Learning & Development

Making It Count: Tips for Effective Email Communication

Email is woven into our work lives. It’s important, and we should treat it as important, so we need to take a minute to think about making it more effective. Here are three suggestions.

Suggestion #1: Respond

Somewhere along the line, email made us forget basic manners, but its ease of use is to blame, not our basic nature. Someone in the hallway says, “Good morning,” and we respond in kind. But oftentimes, people send an email and get no response. Example: “Hi. I have a doctor’s appointment and won’t be able to make the meeting on Friday. I’ll review the meeting notes on Monday.” Then, crickets.

The sender thinks: Did the person get the email? Is she upset with me? At worst, catastrophic thinking sets in. How hard is it to respond with “Hope you’re well, and thanks for the heads-up”? To ask the question is to answer it.

Suggestion #2: Write a Meaningful Acknowledgment

Let’s say you’re copied on an email to your work group. “Lola’s article on XYZ was published in our industry magazine. A copy is attached. Way to go, Lola!”

Here’s your choice: Tap out “Congrats” and get on with your busy day, or make an investment of 5 minutes to peruse the article and write, “Liked your article. Good grouping of the issues we face every day. A real contribution. Thanks.”

Which would you rather receive? And, by the way, CC all. If you really believe you’re on a team, then show it to others. Is it really a burden to read a three-sentence email?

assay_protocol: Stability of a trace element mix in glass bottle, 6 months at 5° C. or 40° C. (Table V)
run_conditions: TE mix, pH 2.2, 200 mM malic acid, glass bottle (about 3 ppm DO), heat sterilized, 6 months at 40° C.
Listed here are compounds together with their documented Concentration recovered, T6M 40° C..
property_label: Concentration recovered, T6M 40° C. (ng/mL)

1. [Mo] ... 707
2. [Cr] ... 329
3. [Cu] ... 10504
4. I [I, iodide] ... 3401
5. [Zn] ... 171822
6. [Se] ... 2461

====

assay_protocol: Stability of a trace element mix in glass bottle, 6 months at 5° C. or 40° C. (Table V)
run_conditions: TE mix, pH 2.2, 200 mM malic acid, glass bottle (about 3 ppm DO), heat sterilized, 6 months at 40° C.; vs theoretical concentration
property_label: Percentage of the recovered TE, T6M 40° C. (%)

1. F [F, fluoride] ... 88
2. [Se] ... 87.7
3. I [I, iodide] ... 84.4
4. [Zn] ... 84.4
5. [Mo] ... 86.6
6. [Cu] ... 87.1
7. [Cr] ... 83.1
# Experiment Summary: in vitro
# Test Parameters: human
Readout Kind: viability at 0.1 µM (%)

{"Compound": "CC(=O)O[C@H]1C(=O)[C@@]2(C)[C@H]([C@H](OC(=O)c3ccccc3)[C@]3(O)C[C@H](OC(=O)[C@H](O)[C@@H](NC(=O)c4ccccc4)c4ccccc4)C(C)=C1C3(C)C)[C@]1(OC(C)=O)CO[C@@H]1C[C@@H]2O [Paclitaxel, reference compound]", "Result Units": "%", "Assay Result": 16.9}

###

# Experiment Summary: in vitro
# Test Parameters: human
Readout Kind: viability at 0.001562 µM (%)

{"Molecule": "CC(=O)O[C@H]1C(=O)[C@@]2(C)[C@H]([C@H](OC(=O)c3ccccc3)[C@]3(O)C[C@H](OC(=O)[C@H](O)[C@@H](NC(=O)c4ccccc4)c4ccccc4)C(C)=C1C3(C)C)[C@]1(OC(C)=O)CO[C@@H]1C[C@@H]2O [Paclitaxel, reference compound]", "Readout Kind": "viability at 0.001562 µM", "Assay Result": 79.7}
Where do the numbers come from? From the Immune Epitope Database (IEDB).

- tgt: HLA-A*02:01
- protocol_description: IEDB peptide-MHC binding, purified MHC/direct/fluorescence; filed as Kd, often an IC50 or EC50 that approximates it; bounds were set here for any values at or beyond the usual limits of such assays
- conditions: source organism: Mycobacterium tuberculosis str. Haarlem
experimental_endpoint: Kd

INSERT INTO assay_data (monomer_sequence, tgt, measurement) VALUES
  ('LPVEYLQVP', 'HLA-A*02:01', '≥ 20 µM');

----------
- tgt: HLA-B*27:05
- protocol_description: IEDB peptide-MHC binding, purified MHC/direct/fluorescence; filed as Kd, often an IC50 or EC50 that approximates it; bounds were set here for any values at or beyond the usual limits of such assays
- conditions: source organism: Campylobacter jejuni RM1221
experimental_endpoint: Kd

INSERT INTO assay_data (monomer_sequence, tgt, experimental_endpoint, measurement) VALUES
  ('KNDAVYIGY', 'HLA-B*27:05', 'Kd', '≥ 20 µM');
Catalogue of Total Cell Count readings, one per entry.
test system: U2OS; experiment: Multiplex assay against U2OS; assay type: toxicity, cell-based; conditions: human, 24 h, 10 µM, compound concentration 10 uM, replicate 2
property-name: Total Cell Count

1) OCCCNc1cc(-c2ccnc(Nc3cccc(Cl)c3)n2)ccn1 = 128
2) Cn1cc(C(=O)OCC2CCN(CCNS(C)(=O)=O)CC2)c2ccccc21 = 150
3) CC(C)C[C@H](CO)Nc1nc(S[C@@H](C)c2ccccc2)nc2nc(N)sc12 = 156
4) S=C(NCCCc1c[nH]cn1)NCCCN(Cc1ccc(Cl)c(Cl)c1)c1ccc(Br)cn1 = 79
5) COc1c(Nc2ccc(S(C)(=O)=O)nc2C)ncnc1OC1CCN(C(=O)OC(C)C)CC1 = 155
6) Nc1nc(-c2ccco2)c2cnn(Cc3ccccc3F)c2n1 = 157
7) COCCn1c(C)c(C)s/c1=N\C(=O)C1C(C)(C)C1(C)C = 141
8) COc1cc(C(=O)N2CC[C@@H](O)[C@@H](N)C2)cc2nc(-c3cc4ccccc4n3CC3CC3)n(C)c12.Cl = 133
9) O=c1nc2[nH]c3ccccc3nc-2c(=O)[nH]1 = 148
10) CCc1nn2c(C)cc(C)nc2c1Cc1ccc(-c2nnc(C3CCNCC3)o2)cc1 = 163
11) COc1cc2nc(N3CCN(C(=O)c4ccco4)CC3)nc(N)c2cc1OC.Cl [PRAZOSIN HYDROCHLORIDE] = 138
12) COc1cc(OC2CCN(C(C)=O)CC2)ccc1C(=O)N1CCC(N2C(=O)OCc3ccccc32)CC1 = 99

Suggestion #3: Ditch emoticons

Until I became a law professor, I eschewed the use of the exclamation point. But I’ve changed thanks to my young students, who taught me the value of a well-placed “!” The line, though, is drawn at the use of emoticons, which—unlike the exclamation point or the question mark—aren’t accepted punctuation in the English language.

Emoticons are a crutch. They make us lazy. They stunt our ability to express ourselves sincerely; forthrightly; and, now that I think about it, humanely. And that’s a victory against the ever-encroaching use of artificial intelligence (AI).

Bottom Line

And speaking of humanity, my concluding thought: Occasionally ditch email. Walk down the hall to a colleague’s office, or talk about an issue over a libation. There are options, and we possess free will. Like email, that’s another tool in your work tool belt. Use it.

Michael P. Maslanka is a professor at the UNT-Dallas College of Law. You can reach him at michael.maslanka@unt-dallas.edu.

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